I look forward to meeting more women on future CNet programs and following their successes as well as helping inspire and educate the next generation in my role as a mentor.

Benefits of Learning and Education?

I am an avid believer in the importance of continued education, qualifications and certifications, the digital infrastructure industry is such a fast-paced industry, it’s critical organisations, and learners, keep up to date to stay ahead of the game. I love working for CNet, they are continuously raising the bar across the industry and setting the standards. Being an Instructor and mentor is a fantastic job that is always challenging and changing. I’m lucky to be allowed time to work on my mentoring project alongside my day job as well as undertaking my own continued education and professional development. Last year I completed, alongside all CNet Instructors, my Certificate in Education and Training (Level 4), again supporting CNet’s on-going commitment to quality and education, not just to our learners but to all staff across the world too.

About CNet Training

International award-winning technical education company, CNet Training has been designing and delivering professional network infrastructure education and training programs since 1996. Today CNet is the global leader in technical education for the digital infrastructure industry, comprising the data Centre and network infrastructure sectors, and is the only industry dedicated education provider in the world to award both internationally recognised qualifications and professional certifications. These qualifications start at level 3 and culminate in the world’s only level 7 Masters Degree program in Data Centre Leadership and Management. A significant part of CNet’s history is the development of the highly acclaimed Global Digital Infrastructure Education Framework, which offers industry professionals an opportunity to plan technical education, qualifications, and certifications to meet on-going individual and business needs. CNet deliver technical education programs led by expert Instructors, in locations across the world via remote attendance and classroom-based learning, allowing ease of access to all industry professionals wherever they are in the world. In addition, they also deliver distance learning programs. CNet is also trusted by many of the world’s leading manufacturers of data Centre and network infrastructure solutions to design and deliver their specific training and education programs.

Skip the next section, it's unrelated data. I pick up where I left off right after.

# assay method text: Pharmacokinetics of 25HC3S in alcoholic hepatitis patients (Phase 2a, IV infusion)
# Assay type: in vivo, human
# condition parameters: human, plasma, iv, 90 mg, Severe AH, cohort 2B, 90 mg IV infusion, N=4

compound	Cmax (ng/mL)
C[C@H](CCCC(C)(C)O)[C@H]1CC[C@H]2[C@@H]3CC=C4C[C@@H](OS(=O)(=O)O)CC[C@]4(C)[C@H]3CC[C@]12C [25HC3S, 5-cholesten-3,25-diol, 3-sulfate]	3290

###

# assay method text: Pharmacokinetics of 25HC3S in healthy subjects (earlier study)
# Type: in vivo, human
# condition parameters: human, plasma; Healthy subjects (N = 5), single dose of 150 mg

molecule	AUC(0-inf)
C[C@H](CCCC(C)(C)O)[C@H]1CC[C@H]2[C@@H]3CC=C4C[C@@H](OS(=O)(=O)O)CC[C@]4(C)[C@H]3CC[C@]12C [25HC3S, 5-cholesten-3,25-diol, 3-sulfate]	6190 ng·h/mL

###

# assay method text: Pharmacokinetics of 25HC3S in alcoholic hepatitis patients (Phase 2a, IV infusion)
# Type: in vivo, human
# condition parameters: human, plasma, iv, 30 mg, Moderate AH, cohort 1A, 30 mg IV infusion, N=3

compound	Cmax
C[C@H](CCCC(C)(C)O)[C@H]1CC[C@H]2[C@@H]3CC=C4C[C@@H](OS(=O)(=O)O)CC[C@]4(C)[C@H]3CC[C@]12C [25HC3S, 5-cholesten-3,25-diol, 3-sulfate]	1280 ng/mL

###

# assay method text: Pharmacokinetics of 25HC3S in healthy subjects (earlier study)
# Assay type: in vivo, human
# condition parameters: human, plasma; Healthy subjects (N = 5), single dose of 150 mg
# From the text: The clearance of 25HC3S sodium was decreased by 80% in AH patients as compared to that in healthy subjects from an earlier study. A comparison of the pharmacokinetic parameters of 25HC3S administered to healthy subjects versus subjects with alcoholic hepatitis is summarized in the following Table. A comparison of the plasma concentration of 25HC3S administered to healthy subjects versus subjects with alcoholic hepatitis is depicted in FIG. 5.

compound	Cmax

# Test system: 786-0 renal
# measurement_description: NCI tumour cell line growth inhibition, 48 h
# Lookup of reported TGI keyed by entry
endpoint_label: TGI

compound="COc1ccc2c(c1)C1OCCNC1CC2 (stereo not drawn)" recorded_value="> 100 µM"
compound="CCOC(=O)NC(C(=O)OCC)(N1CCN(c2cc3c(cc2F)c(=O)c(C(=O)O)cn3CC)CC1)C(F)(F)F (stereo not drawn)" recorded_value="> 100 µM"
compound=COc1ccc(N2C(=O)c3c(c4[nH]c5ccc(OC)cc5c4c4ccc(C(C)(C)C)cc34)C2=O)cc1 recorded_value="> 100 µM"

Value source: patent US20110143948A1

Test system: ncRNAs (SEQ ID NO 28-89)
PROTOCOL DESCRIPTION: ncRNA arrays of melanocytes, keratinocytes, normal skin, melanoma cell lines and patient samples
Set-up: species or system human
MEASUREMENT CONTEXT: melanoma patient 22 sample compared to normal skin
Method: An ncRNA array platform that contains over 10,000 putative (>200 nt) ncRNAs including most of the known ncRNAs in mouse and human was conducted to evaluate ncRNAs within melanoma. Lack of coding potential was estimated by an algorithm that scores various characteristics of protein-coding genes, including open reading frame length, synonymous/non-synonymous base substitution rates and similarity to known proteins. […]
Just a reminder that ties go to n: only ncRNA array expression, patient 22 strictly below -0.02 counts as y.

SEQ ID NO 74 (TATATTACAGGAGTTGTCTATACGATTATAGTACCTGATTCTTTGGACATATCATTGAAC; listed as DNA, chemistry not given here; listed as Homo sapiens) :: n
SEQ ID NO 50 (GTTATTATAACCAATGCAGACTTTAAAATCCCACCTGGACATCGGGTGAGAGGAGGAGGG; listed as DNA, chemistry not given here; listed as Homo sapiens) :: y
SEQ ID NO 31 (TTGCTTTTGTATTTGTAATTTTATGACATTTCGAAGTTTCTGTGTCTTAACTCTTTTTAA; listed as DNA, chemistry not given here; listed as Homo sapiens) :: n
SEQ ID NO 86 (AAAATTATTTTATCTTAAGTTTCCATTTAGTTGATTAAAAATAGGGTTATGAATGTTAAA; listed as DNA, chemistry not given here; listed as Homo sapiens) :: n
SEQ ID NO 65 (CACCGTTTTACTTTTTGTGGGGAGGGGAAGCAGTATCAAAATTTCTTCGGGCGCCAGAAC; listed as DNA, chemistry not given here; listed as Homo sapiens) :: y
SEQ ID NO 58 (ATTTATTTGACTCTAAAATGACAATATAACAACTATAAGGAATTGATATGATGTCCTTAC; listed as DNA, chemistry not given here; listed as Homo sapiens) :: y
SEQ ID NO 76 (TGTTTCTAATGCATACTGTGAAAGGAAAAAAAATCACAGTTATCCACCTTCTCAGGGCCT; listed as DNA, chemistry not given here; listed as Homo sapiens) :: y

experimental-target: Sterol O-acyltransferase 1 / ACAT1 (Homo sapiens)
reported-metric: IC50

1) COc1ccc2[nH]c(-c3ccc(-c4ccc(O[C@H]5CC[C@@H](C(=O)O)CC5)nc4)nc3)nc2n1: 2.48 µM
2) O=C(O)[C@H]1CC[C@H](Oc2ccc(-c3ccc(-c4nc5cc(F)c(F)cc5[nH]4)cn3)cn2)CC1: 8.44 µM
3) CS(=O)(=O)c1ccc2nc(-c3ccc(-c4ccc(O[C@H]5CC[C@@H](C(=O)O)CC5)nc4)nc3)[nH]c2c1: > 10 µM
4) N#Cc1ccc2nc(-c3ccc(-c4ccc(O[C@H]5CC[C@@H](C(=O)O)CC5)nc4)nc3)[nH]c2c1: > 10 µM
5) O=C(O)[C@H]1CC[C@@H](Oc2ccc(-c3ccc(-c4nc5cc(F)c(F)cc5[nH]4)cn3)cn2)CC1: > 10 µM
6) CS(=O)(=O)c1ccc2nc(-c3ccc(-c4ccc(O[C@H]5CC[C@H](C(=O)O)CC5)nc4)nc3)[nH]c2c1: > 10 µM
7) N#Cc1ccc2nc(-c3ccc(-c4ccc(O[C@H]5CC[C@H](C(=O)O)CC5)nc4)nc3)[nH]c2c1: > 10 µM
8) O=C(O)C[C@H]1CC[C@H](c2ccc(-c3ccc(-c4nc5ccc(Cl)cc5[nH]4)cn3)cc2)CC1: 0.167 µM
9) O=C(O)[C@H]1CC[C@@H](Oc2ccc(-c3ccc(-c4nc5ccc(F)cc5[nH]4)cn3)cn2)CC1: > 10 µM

Melissa ChambalAbout the author

Melissa Chambal works for CNet Training as US LATAM Canada Technical Manager and is a 7×24 Exchange International Career Development Mentor. Melissa joined CNet Training in 2013 with over 20 year’s data center and network infrastructure experience, plus five years teaching Data Center Design and Network Design programs. She has taught at the Top Gun Marine base in California and performed a Data Center Audit on Department of Defense facilities. Melissa delivers CNet Training’s Global Data Centre education programs, including Data Center Management, Design and Audit.